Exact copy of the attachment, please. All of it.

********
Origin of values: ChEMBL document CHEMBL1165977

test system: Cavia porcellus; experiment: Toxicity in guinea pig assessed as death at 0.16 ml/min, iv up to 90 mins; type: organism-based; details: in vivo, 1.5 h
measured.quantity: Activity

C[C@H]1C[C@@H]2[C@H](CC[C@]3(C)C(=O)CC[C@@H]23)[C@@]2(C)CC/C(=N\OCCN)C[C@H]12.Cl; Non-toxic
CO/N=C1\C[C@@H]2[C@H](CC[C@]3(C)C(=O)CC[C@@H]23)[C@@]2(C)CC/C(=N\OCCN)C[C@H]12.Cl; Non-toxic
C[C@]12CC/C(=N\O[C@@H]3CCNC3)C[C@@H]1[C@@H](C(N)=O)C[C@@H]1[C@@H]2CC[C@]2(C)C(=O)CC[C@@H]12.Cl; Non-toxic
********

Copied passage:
Origin of values: ChEMBL document CHEMBL1165977

test system: Cavia porcellus; experiment: Toxicity in guinea pig assessed as death at 0.16 ml/min, iv up to 90 mins; type: organism-based; details: in vivo, 1.5 h
measured.quantity: Activity

C[C@H]1C[C@@H]2[C@H](CC[C@]3(C)C(=O)CC[C@@H]23)[C@@]2(C)CC/C(=N\OCCN)C[C@H]12.Cl; Non-toxic
CO/N=C1\C[C@@H]2[C@H](CC[C@]3(C)C(=O)CC[C@@H]23)[C@@]2(C)CC/C(=N\OCCN)C[C@H]12.Cl; Non-toxic
C[C@]12CC/C(=N\O[C@@H]3CCNC3)C[C@@H]1[C@@H](C(N)=O)C[C@@H]1[C@@H]2CC[C@]2(C)C(=O)CC[C@@H]12.Cl; Non-toxic